• Ryan Gander, Ampersand (detail), 2012, one element of a mixed-media installation additionally comprising a conveyor belt and sixty-five objects, dimensions variable.

    Ryan Gander

    Palais de Tokyo

    Ryan Gander’s solo show “Ampersand” is the first installment of an “Artist’s Library” exhibition series curated by Akiko Miki. It begins with a window presenting, one by one, sixty-six objects on a conveyor belt. While some were made by the artist and a few were gifts of sentimental value, the majority are consumer goods. All belong to Gander’s personal collection. Ranging from absurdities worthy of a SkyMall catalogue (Zippo perfume) to status symbols (a Leica M9) to what could be office belongings gathered by somebody who’s just been fired (a box of Niceday binders), they amount to a library

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  • Camille Henrot, “Robinson Crusoé,” Daniel Defoë, 2012, mixed media. Installation view. From the series “Est-il possible d’être révolutionnaire et d’aimer les fleurs?” (Is It Possible to Be a Revolutionary and Like Flowers?), 2011–12.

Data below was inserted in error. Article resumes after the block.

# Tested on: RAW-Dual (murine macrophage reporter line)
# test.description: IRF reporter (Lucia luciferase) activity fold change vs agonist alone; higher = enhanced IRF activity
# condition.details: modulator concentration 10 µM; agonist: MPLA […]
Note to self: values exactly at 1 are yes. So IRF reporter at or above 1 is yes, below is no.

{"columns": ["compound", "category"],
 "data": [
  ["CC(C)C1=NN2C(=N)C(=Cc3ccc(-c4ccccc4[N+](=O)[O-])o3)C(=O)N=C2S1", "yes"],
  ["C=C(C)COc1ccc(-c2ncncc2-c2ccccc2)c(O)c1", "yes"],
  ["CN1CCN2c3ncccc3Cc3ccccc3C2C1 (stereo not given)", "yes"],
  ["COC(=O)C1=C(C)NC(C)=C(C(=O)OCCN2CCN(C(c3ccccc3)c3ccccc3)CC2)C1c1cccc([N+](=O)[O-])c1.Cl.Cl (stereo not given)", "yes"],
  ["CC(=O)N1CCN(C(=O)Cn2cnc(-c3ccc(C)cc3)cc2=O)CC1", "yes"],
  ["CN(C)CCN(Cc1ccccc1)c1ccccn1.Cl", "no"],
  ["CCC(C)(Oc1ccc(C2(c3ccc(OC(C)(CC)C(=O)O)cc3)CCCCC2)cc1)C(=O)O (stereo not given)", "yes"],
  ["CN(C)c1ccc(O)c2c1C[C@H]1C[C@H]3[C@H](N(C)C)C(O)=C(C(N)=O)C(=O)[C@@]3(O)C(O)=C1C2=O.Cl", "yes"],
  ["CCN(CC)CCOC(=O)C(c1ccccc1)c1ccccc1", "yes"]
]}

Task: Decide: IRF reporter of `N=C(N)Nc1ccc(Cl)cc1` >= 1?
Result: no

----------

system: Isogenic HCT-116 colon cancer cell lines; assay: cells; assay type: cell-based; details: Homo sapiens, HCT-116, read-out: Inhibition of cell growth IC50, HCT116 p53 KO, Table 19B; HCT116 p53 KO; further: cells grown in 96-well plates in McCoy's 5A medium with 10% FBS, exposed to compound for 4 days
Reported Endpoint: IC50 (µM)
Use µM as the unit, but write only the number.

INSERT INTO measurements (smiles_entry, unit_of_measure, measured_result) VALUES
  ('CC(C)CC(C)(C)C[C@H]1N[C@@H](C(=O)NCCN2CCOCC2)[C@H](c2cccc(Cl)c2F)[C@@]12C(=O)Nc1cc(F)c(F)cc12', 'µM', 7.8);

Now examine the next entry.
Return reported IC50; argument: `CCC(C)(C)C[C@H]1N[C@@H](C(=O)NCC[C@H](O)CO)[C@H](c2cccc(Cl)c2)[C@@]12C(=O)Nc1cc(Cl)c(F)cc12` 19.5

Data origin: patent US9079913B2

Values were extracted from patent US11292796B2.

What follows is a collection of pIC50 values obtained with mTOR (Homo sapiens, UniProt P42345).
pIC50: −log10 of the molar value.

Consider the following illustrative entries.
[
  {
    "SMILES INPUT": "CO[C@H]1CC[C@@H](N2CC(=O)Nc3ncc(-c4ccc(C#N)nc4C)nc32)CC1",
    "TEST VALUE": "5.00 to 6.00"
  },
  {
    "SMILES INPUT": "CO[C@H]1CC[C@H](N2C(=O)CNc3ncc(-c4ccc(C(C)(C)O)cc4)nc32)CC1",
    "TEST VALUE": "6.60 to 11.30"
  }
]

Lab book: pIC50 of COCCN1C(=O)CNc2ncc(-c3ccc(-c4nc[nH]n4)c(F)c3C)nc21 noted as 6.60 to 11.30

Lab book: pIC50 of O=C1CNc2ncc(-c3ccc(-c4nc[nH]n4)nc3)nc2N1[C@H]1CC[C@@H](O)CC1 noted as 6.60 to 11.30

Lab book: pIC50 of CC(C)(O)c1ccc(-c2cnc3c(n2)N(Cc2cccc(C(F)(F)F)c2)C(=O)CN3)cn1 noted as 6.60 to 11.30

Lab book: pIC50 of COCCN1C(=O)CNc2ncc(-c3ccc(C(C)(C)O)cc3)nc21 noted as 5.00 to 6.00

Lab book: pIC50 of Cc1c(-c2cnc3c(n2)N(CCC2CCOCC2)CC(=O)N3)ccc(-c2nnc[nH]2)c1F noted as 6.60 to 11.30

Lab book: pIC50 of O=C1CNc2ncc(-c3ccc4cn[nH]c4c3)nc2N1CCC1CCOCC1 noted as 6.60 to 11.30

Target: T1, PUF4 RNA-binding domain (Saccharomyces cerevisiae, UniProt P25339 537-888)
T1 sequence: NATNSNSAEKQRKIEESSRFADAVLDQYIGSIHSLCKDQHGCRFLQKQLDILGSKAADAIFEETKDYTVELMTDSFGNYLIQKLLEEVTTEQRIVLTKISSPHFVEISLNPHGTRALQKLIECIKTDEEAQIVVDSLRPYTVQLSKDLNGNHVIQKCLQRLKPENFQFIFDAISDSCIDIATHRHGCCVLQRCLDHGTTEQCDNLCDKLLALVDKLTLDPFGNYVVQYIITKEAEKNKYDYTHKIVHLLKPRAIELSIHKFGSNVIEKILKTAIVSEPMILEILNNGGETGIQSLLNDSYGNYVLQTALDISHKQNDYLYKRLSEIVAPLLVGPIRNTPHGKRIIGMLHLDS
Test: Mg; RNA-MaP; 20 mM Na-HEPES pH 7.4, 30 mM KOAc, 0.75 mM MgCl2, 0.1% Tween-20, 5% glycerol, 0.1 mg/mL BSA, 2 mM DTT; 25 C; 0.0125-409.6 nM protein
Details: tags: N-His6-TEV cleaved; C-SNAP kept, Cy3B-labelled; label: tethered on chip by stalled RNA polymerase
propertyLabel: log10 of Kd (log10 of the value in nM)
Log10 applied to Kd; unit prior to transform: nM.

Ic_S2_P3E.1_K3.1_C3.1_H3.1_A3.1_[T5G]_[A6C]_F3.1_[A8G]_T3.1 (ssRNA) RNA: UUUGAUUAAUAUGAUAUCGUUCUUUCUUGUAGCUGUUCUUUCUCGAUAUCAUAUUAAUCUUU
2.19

Camille Henrot

    Kamel Mennour | Rue Saint-André des Arts

    It’s a strange phenomenon that has been around since the 1970s, the decade of the famous Carnation Revolution that overturned Salazar in Portugal: flowers and their very specific language serving as emblems for revolutions. There was the Rose Revolution in Georgia in 2003, the Tulip Revolution in Kyrgyzstan in 2005, and, more recently, the Jasmine Revolution, which, after a month of protests in Tunisia that were bloodily repressed, eventually brought about the downfall of Ben Ali and inspired the revolt of the Arab world in its wake. A number of artists in recent years have seized upon this

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